8. ^ Gafa', Kirsty (May 2014). "The Development of Fort St. Elmo and Fort St. Angelo for Heritage and Cultural Tourism" (PDF). University of Malta. p. 14.
  9. ^ a b "New breakwater bridge inaugurated in blaze of lights". Times of Malta. 24 July 2012. Archived from the original on 22 August 2017.
  10. ^ "Grand Harbour Regeneration plan: Breakwater bridge to be rebuilt". The Malta Independent. 24 November 2007. Archived from the original on 14 November 2018.
  11. ^ a b c d e Micallef, Keith (1 January 2018). "Breakwater bridge to be brought back to light". Times of Malta. Archived from the original on 1 January 2018.
  12. ^ "Breakwater bridge to be rebuilt". Times of Malta. 13 February 2009. Archived from the original on 14 November 2018.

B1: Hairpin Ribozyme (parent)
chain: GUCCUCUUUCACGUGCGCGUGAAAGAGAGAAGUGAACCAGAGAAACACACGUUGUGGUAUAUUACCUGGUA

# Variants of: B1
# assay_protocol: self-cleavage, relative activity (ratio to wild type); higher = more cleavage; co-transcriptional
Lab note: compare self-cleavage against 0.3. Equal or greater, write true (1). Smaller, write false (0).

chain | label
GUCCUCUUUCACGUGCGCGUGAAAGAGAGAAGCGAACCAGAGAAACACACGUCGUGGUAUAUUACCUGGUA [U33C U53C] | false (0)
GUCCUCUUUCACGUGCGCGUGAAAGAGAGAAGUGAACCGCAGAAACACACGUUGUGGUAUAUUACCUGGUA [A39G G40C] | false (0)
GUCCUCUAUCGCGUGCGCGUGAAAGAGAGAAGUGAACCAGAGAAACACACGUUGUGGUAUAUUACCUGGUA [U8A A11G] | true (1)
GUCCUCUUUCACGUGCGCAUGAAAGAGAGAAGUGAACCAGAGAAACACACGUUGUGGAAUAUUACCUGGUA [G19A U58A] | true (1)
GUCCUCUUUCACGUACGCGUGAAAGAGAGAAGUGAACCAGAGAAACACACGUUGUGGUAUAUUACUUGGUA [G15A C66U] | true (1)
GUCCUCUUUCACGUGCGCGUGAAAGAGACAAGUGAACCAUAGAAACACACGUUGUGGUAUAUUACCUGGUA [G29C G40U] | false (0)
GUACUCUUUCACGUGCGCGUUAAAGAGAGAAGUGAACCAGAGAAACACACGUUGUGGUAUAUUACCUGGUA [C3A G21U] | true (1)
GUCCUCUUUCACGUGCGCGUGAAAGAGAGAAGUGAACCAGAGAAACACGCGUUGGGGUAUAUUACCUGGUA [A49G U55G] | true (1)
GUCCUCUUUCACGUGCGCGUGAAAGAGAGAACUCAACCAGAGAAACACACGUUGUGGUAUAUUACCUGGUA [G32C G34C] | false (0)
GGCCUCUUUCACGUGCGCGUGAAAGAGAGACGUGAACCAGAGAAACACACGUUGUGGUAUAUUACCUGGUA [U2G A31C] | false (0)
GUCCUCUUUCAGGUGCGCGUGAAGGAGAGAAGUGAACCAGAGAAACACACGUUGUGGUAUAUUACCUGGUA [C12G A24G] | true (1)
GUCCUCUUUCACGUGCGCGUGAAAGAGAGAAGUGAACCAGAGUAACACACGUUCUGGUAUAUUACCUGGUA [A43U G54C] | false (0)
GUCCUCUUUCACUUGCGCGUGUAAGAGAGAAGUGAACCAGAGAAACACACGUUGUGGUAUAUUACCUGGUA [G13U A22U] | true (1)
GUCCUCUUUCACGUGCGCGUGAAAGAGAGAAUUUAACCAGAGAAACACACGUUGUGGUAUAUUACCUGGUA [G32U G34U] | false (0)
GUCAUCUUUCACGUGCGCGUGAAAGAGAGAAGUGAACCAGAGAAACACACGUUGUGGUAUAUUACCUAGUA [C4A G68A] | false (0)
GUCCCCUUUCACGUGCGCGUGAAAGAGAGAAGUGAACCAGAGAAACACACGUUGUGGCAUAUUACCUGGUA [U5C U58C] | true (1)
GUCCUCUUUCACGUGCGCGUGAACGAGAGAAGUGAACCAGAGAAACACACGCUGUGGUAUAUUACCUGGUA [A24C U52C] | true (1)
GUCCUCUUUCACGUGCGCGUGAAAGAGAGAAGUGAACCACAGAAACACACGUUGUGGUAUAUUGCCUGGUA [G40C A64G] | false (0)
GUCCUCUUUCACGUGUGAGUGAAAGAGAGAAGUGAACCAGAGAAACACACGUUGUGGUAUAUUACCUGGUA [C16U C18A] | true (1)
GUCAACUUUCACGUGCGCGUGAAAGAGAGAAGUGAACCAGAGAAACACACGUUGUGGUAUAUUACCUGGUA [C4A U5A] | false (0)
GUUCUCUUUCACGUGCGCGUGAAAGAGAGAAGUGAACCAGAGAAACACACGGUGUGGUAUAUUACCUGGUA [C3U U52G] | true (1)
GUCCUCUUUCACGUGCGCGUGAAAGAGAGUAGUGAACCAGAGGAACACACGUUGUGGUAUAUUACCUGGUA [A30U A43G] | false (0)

13. ^ a b "St Elmo Bridge Officially inaugurated". The Malta Independent. 25 July 2012. Archived from the original on 14 November 2018.
  14. ^ "St Elmo Bridge". Vassallo Group. 27 May 2016. Archived from the original on 15 November 2018.
  15. ^ Buttigieg, Jonathan (Summer 2012). "St. Elmo's Footbridge" (PDF). Arkati. Vassallo Group. pp. 6–7. Archived from the original (PDF) on 15 November 2018.
  16. ^ "St Elmo Bridge open to the public". Times of Malta. 26 July 2012. Archived from the original on 22 April 2016.
  17. ^ "Press Release – St. Elmo Bridge". Transport Malta. 26 July 2012. Archived from the original on 15 November 2018.
  18. ^ a b "Bridge to nowhere". Times of Malta. 1 April 2014. Archived from the original on 15 November 2018.
  19. ^ "Breakwater bridge is being repaired". Transport Malta. 20 May 2015. Archived from the original on 15 November 2018.
  20. ^ Micallef, Keith (22 January 2018). "Breakwater bridge suffers fresh damage". Times of Malta. Archived from the original on 8 November 2018.

External links[edit]

Media related to St. Elmo Bridge at Wikimedia Commons